When did I feel the first tremors of what was going on around me--when did I feel the stable and peaceful world of my earliest years begin to shift? I could not say exactly, for I think the inner upheavals that preceded the events that made history were later integrated with these latter to form an indissoluble whole. Inner upheavals: the fear of being abandoned, and successive encounters with death.The fear of being abandoned: I am unable to account for its deepest origins, but a "screen image" will suffice to demonstrate its intensity. A scene, always the same one, that in some way sums up for me the essence of this period: I see my father once again, in the living room, reading beneath the light of a tall standing lamp, the library in the background. This was how I saw him almost every night when there were no guests for dinner, when I therefore heard no sounds and hence,moved by an absolutely uncontrollable anxiety, I would get up out of bed, tiptoe along the hall, and assure myself by glueing my eye to the keyhole that he was there, in his usual place.A child of five who starts across the Charles Bridge with Vlasta, and suddenly hears crashing metal, screeching sounds, and screams, and sees, before Vlasta has time to put her hands over his eyes, a body cut in half by the wheels of a streetcar, understands the meaning of death. Moreover, a strange memory of this event haunts me. After the accident we crossed the bridge and took the path through Hradany Park, as we did every day. We took the same route on our way home, but by then it was at least two or three hours later. I am unable to explain how or why, but at the end of this same bridge a small crowd had gathered. This nonetheless did not prevent me from seeing something shapeless, covered with a piece of canvas, near the parapet. Vlasta told me that it was the dead body of the victim of the accident, and that is also what I gathered from the remarks of the throng of morbid bystanders ... This is impossible, isn't it? An obvious fantasy that shows how forcibly the accident had affected my imagination.But it was about a year later that death made an even more lasting impression on me, a more massive one, so to speak. I had just started school when the director, whom I had seen on the first day of classes, died suddenly. We attended the funeral, and from the beginning everything impressed me deeply: the dark clothes, the serious faces, the whispers. We entered an immense cemetery, walked alongside a wall covered with marble plaques, and went into a vast room that in my memory seems like a theater. There were chairs, and in front of us a sort of stage, where the coffin stood, surrounded by funeral wreaths of various sizes. ThingsI barely understood were said, and then something happened, insignificant for others present, but which remained deeply engraved on my memory: the coffin slid behind the stage on invisible rails, the lights on stage dimmed, the curtain slowly fell, and funeral music filled the room.This strange ceremony alone would have filled me with an icy terror, but, what is more, either in answer to a question from me or in an effort to keep me from imagining things, my mother or Vlasta explained to me that the director's body was going to be cremated. They told me that the metal coffin would be put in an oven where it would be heated white-hot, and this would reduce the dead body to ashes. Whether this explanation was true or not, it was the first time I had ever heard of an oven for cremating people, and I was deeply upset by it.For a long time the director's cremation haunted my nightmares. The mind of a child interprets the world in its own way, especially when that child is aware of a growing anxiety round about him which is still, however, difficult for him to identify. 
By now I should be able to speak quite naturally of the first real changes in our existence, and yet I hang back, somehow hesitating to leave this calm and, when all is said and done, happy period of my life, despite a few ominous shadows. Everyday images come back to my mind: Rochlitz again, with frost flowers in the early morning; the squeak of snow under the soles of my shoes; two dogs, the boxer Ali and Rolf the German shepherd; a pedal car; raspberry bushes--the whole dominated by a large building with windows that arenarrow and higher, it seems to me, than those of the other houses. Rochlitz again: mountains with gentle slopes covered in pine forests, and--another winter image--my mother turns around, a pair of skis on her shoulder, slender and beautiful, with a radiant smile and a face glistening in the cold.But it is Vlasta whom I find everywhere. I am evoking images; I should also speak of the sounds. On Sunday mornings Vlasta would take me to hear the military band at the entrance to the castle. After that we would often enter a church to hear mass, and whether it was a holiday or not, Vlasta would teach me prayers and songs ... I can still recite two things in Czech, no more: a prayer to the Guardian Angel and the words of a song, Po starýsh Zameckýsh Schodech:On the ancient stairs of the castle, On the stairs climbing upward, A girl walks each evening. She holds a boy's hand, Her heart is of marble ...The influence of the Vlastas of all nationalities on the rapid assimilation of the Jewish bourgeoisie of Europe merits study. The Vlastas formed, quite naturally, the essential link between the Jewish child and the world around him.Though prayers and churches might pose a problem, what could be simpler than to sympathize with the sufferings of the boy whose friend had a heart of marble, to hear the military band, or to spend long moments in one of the food shops in the old city? I never learned to distinguish the different animal parts on sale there, but I never tired of looking at a painting which hung above the counter, representing a furious battle--that of the White Mountain, I imagine. Dayafter day I followed, with the same anxiety, the motionless efforts of one of the knights, trapped under his horse, a broken sword at his side, his dying eyes open wide, his mouth contorted, as though in a last supreme cry he were endeavoring to communicate some fateful message to the customers who had come into the shop to buy a portion of sauerkraut with pork, some raw ham, and some little grilled sausages. That--and the rest--was Prague.Whether I consciously remember it or not, I caught all the signs of this city: the most insignificant baroque town still immediately arouses in me a powerful echo that can only come from these childhood impressions. Isolated images, but precious ones, nonetheless: of streets and shop windows lighted up for the year-end festivities, the feast of Saint Nicholas, Christmas of course, and New Year's. Everyone is familiar with the "crystal" ornaments and the aluminum tinsel that shine so brightly when the shop windows light up at nightfall; well, in Prague, at the time I am speaking of, the ornaments, the tinsel, and the stars were brighter than anywhere else, the Christmas tree put up every year in front of the Church of Saint Nicholas was the most imposing of all those decorating the squares of Europe, and the wool stockings (for at our house it was wool stockings and not shoes or wooden clogs) hung up waiting for presents (on the feast of Saint Nicholas, not Christmas) turned out to be filled to the very top like nowhere else in the world.Before the war, Prague was perhaps not the liveliest city in Europe, nor, doubtless, the most "intellectual," but it was surely the most civilized and pleasant. And it was certainly the most mysterious. Legends lived on there in their natural setting, made up of history, baroque architecture, little back streets of the old city,and fog, the fog from the Vltava. Thus scraps of the legend of the Golem, a Prague legend, a Jewish one this time, nourished my imagination as a child.The Golem was the robot of clay, endowed with a semblance of life, that the grand rabbi Loew, the great Maharal, created to serve the Jewish community: the robot wandered through the city dressed as a street porter, or made invisible by a magic amulet so as to sniff out the plots woven against the Jews by the Capuchin friar Thaddeus and his acolytes ... There are countless tales surrounding the miraculous rabbi and his fantastic servant. Legend has it that the Emperor Rudolph himself, fascinated by magic and the supernatural, summoned the great Kabbalist to his castle in Hradany to converse with him of hidden things, though none of the details of this conversation ever leaked out.The Golem's end has often been recounted, in widely varying versions. According to one of them, the robot suddenly escaped from his master's control and began raging through the ghetto in a fit of violent madness, destroying everything in his path. To breathe life into him, the Hebrew word emeth, "truth," written on a scrap of parchment, had been stuck to his forehead. To destroy the robot, it was necessary to efface the first letter, which left meth, "dead." Some variations of the legend have it that when the rabbi at last succeeded in erasing this first letter from the forehead of his mad robot, the immense mass of clay came crashing down and crushed the rabbi beneath its weight.My own favorite version, whose symbolism is quite different, goes like this: Since the dangers threatening the Jews of Prague were no longer imminent, Rabbi Loew decided to destroy the robot. On the evening of the feast of Lag B'omer--the one that in our day iscelebrated in Israel by lighting fires signaling to each other from hill to hill--he ordered the Golem to go sleep upstairs in the attic of the old synagogue. When the clock towers of the city struck two, the rabbi, preceded by a servant bearing two candles and accompanied by his son-in-law Isaac and his disciple Jacob, climbed up to the attic, where the Golem lay in a deep slumber. At the time of the creation of the robot, the rabbi and his aides had placed themselves at the feet of the clay statue stretched out on the ground and recited the magic formulas of the Sefer Yetzirah, the Kabbalist Book of Creation; this time they posted themselves behind the Golem's head and the phrases of the Sefer Yetzirah were read backward. When the last word died away, the Golem had become a mere heap of clay once more. After burning his garments in secret, they covered him with old prayer books lying about in the attic of the synagogue and Rabbi Loew forbade all access to the place forever.The Golem has not altogether disappeared, however: on winter nights he continues to roam the site of the ghetto and many are those who, in the course of the centuries, have thought they caught a glimpse of his hairless face with its prominent cheekbones and slightly slanted eyes, as he hastens along with his strange stumbling gait, as though he were about to fall on his face at any moment.Everyone interprets symbols in his own way: to me the first variation of the legend announces the fate of the Jews, sorcerer's apprentices who set in motion forces they could no longer control, and the second prefigures the essential feature of Jewish life in our time: a perpetual restlessness, an anxiety in perpetual motion.As a child I was familiar with yet another version of the story of the Golem. My father was less interested,I think, in its Jewish content than in its esoteric meaning, the one provided him by Gustav Meyrink's strange retelling of the legend, of which he possessed a magnificent copy, illustrated by the engraver Hugo Steiner. Moreover, it was one of the rare books that he took out of Czechoslovakia with him; we often used to leaf through the rather rough-textured pages together. How many daydreams of mine are linked with this haunting, spellbinding book!Later I read this sentence in it: "When knowledge comes, memory comes too, little by little. Knowledge and memory are one and the same thing."Translation copyright © 1979 by Farrar, Straus and Giroux, Inc. Originally published in French, Quand vient le souvenir ... , copyright © 1978 by Editions du Seuil, Paris, France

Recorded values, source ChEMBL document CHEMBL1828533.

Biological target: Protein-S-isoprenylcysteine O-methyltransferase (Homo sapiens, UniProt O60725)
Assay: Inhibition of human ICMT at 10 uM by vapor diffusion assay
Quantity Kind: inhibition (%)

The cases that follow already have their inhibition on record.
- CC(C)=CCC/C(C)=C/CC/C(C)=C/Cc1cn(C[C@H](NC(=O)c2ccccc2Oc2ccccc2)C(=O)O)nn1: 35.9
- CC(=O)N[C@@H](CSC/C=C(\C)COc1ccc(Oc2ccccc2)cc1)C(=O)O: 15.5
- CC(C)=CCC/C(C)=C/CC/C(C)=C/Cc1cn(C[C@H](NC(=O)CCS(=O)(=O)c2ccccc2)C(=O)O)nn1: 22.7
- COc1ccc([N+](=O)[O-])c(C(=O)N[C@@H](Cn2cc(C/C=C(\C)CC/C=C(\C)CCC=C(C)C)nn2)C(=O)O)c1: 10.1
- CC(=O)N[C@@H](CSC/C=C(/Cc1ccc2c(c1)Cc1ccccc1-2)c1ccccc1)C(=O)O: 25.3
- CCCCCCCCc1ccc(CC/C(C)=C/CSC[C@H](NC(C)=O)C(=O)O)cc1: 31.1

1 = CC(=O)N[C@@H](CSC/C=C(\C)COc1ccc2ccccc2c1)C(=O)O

Excerpted from When Memory Comes by Saul Friedlander, Helen R. Lane. Copyright © 1991 Saul Friedlander. Excerpted by permission of Farrar, Straus and Giroux.
All rights reserved. No part of this excerpt may be reproduced or reprinted without permission in writing from the publisher.
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Meet the Author

Saul Friedländer is an award-winning Israeli historian and currently a professor of history at UCLA. He was born in Prague to a family of German-speaking Jews, grew up in France, and experienced the German Occupation of 1940-1944. His historical works have garnered much praise and recognition, including the 2008 Pulitzer Prize for General Non-Fiction for his book The Years of Extermination: Nazi Germany and the Jews, 1939-1945. Helen R. Lane was a renowned translator of Spanish, Portuguese, French and Italian literary works into English. She translated works by numerous important authors, including Jorge Amado, Marguerite Duras, Mario Vargas Llosa, Juan Carlos Onetti, and Octavio Paz. She received the PEN Translation Prize in 1975 and 1985. Alternating Current, Lane's translation of Octavio Paz, shared the 1974 U.S. National Book Award in the Translation category.